HealthDay News — Maternal consumption of ultraprocessed food during the childrearing period is associated with an increased risk for overweight or obesity in offspring, according to a study published online in The BMJ.
Yiqing Wang, PhD, from Massachusetts General Hospital in Boston, and colleagues assessed whether maternal ultraprocessed food intake during peripregnancy and during the childrearing period is associated with offspring risk for overweight or obesity during childhood and adolescence. The analysis included 19,958 mother-child pairs.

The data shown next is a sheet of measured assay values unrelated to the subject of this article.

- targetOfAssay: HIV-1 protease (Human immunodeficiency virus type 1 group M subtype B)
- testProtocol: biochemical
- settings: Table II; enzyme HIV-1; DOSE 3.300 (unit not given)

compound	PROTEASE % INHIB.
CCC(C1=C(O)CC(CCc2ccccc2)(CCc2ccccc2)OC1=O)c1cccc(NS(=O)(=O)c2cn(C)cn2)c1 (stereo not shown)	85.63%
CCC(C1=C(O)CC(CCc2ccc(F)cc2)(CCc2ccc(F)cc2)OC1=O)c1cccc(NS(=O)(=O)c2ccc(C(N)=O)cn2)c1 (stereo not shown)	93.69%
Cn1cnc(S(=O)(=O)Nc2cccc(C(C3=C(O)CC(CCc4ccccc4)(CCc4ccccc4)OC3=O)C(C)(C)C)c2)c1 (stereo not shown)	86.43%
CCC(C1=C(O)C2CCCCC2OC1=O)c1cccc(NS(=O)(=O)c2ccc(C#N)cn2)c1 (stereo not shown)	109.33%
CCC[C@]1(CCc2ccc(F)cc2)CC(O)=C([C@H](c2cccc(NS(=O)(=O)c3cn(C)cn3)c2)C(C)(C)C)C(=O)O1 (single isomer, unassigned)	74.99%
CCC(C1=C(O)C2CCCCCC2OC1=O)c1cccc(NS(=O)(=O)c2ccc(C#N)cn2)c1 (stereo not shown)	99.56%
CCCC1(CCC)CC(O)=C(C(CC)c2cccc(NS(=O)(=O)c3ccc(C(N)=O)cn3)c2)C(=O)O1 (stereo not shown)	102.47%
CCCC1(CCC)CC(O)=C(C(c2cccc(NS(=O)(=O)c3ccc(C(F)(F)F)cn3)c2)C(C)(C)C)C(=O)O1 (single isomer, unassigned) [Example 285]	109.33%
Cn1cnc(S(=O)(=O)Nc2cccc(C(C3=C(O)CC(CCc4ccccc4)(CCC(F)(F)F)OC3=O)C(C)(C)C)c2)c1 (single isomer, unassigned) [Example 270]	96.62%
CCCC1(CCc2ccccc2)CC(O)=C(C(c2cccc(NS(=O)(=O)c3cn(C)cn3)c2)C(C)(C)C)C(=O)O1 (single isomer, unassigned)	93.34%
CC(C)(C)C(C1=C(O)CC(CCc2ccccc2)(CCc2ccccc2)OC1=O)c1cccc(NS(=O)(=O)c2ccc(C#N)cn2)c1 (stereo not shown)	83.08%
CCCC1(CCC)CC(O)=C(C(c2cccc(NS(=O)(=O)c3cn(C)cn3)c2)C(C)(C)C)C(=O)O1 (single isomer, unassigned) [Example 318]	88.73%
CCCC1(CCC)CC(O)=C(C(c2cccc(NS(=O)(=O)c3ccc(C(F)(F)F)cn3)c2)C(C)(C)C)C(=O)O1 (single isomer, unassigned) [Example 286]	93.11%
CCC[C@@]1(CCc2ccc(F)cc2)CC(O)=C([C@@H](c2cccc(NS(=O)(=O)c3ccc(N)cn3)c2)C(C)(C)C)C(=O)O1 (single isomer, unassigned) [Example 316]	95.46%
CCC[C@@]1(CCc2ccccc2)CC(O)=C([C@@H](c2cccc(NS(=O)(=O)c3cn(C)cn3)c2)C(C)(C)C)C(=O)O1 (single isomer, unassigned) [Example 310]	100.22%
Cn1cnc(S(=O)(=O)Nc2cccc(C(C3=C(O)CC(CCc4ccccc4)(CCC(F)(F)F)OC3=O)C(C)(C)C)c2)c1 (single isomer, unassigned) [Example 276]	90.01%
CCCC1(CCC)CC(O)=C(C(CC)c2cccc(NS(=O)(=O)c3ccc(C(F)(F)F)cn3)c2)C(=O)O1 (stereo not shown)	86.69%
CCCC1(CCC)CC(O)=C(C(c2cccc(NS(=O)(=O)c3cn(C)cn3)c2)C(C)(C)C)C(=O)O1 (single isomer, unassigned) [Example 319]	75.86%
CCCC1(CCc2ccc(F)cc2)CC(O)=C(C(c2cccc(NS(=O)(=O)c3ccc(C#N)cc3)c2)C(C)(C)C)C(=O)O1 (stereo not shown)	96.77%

The researchers found that after adjusting for established maternal risk factors and offspring ultraprocessed food intake, physical activity, and sedentary time, maternal consumption of ultraprocessed foods during the childrearing period was associated with overweight or obesity in offspring. For the highest maternal ultraprocessed food consumption vs the lowest consumption group, the risk was 26% higher. Peripregnancy ultraprocessed food intake was not significantly associated with an increased risk for offspring overweight or obesity. No differences were seen by age, sex, birth weight, or gestational age of offspring or maternal body weight.
“Dietary recommendations should be refined and financial and social barriers removed to improve nutrition for women of childbearing age and to reduce childhood obesity,” the authors write.
One author disclosed serving as a consultant for the pharmaceutical industry.